Senator Ben Cardin is one of Maryland’s most popular political figures. But by the time his current term ends in 2019, he’ll have been in office continually for 52 years, since being elected to the House of Delegates in 1966. If he runs again, he’ll be 81 by the time his next term is up.
So I’m not rooting for Cardin not to run, just engaging in speculation based on the whispers that I hear from oh, pretty much everyone.
So. Let’s assume Cardin doesn’t run for reelection in 2018. Who will take a stab at the race for his seat?
Start with three congresscritters, one about to exit from office. John Sarbanes sat out 2016 despite being considered a likely contender. He won’t pass on a second chance so soon, especially for the seat his father occupied for 30 years. Elijah Cummings, the man who inspired so much speculation this year while he pondered his options right up to the filing deadline in February, will almost assuredly take another look. So will Donna Edwards, looking to bounce back from a tough loss this year, although I’ve heard other rumors about her intentions as well.
All will be formidable, top tier candidates who will run strong races. Who else might run here?
As I noted yesterday, John Delaney is more likely to run for governor but can’t be ruled out of this race. While I suspect that she won’t jump into another race for governor, Heather Mizeur has the chops and statewide experience to mount a strong campaign in this race. The two newest congressmen in waiting, Anthony Brown and Jamie Raskin, surely covet a potential Senate seat and will be mentioned, but it’s most likely too soon for either new guy to move up just yet. Tom Perez will be mentioned here, as he was in 2016 and will be for governor, as I noted yesterday. Martin O’Malley will also be mentioned, but he passed in 206 and I suspect he’s going to be busy with a new job of some kind in DC.
My quick and dirty two years out analysis goes like this: Sarbanes will run. Cummings will ponder, as is his wont, again. Edwards will most likely run. If Cummings ponders too long, someone like Mizeur or another progressive will get in. I think there’s room for more than two candidates to chart a potential path to victory, so I expect to see a larger group of “in” candidates, at least initially. Chris Van Hollen was the kind of candidate that made everyone else – except Donna Edwards – pause before getting into a fight with him. I’m not sure there’s anyone in the potential 2018 field who commands that kind of respect.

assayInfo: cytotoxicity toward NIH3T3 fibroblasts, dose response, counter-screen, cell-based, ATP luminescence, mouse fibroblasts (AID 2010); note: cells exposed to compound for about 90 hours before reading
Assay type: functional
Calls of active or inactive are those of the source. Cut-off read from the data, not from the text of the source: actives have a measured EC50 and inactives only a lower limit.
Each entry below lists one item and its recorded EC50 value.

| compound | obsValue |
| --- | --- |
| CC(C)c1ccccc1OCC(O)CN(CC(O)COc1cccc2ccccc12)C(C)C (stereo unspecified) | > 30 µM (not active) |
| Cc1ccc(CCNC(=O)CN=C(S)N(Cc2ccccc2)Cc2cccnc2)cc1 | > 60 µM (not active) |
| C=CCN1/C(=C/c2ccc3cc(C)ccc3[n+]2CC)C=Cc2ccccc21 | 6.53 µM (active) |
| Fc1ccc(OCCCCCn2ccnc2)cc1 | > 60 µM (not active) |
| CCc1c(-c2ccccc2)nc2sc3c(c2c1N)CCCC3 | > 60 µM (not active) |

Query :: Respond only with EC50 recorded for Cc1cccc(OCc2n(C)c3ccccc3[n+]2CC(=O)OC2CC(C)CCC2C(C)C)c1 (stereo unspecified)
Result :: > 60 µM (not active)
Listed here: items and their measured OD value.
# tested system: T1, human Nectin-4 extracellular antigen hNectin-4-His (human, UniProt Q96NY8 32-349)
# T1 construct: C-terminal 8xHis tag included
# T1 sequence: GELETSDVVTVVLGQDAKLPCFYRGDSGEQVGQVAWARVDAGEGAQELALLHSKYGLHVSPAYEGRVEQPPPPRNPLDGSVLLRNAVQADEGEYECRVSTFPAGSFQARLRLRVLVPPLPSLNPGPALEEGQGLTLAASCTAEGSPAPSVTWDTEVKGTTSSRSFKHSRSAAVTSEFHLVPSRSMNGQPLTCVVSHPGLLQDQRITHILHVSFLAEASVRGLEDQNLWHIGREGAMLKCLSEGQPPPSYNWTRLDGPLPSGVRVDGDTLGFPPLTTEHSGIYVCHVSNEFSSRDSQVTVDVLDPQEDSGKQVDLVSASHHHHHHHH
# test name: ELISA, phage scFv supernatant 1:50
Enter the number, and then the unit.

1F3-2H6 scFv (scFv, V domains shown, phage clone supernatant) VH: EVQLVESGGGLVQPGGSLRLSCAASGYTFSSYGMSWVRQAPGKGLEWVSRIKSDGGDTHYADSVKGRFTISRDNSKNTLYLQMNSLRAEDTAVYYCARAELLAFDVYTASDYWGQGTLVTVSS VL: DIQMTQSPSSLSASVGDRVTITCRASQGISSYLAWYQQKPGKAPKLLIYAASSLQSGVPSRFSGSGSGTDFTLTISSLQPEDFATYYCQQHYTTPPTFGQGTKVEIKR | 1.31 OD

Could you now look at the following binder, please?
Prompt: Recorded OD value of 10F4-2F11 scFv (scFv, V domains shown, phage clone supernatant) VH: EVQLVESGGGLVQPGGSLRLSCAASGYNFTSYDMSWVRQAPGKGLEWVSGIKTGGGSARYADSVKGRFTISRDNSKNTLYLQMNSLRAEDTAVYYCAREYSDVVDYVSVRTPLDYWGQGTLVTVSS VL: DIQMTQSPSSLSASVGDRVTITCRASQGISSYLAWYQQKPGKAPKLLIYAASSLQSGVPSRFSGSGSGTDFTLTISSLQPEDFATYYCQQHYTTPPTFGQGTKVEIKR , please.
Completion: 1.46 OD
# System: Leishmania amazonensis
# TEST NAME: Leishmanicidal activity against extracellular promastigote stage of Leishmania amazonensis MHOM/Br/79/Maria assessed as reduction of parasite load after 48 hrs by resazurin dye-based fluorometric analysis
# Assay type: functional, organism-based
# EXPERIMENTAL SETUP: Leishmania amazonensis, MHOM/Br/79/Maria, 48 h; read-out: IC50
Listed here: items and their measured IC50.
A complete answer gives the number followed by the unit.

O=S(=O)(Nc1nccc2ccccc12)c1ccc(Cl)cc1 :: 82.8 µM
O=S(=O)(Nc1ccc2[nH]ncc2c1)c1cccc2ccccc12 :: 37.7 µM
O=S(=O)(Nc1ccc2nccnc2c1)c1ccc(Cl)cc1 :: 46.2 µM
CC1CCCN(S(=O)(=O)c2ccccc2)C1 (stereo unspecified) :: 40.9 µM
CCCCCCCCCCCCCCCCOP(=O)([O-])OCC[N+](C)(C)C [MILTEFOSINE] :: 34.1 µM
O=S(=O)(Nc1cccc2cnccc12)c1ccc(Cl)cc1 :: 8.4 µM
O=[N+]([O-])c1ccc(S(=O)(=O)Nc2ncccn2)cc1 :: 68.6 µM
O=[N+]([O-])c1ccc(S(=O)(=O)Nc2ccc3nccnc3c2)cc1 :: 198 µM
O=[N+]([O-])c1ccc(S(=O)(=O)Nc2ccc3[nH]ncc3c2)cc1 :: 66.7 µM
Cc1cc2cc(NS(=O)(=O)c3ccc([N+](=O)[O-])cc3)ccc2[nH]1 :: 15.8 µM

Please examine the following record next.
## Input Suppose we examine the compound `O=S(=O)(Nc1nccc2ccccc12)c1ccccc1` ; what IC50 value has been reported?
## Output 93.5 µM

A field of Sarbanes, Cummings, Edwards, and Mizeur would be fascinating. Two men, two women. Two white candidates, two black. One LGBT candidate. Two Baltimore area candidates, two from DC (Mizeur now lives on the Eastern Shore, but her base of support remains in Montgomery County). Two candidates giving up House seats, two with little or nothing to lose.
Questions: Cummings has deep roots in Baltimore and long reach elsewhere, as we learned this year. Is he ready for a free for all gunfight like this race will surely be? He can’t dither around for a year like he did this year and assume that he can win just by getting in. Is he prepared to raise and spend money like he’s never had to do before?
Sarbanes won his House seat in a multi-candidate shootout in 2002, so we know that doesn’t faze him. Does he have his father’s statewide reach, or has that network faded or pledged its allegiance elsewhere? Can a self-professed small dollar campaign finance advocate compete and raise the money he’ll surely need to win a Senate primary?
Edwards’ questions are mainly about 2016. Can she do a better fundraising job next time? Can she learn the hard lessons about what worked and what didn’t work in her contest with Chris Van Hollen? Can she move past the understandable bitterness of a tough loss so quickly and gear it up again?
Mizeur ran a great race and inspired intense devotion on the left in 2014. She’s well-positioned to pick that legacy up, fuse it to the Sanders case on economic inequality, and be a formidable contender. Can she raise money? There’s no public financing in a Senate primary. Can she broaden her appeal from the activist progressive base of the Democratic in crowd to more casual – and moderate – voters?
None of this matters if Ben Cardin decides to run again. It’s unlikely that anyone – certainly not the four candidates above – would even consider running against Cardin, although there was a lot of grumbling (and louder noises too) about Cardin’s vote against the Iran nuclear deal in 2015. But with all due respect to Senator Cardin, an all star primary lineup like this one would be something special. Makes my blogger heart go all pitter-patter. Not to mention the two open House seats that a race like this would conceivably open up. It’d be a veritable Maryland Scramble Part Deux, this time with a gubernatorial election thrown in as a bonus. And three (three!) open House seats, in CD3, CD6, and CD7. All of which I’ll be talking about in future posts this week, along with some other key races we need to mention.
Be still my heart. Almost more than I dare to dream about. But it’s a really fun dream, I have to say.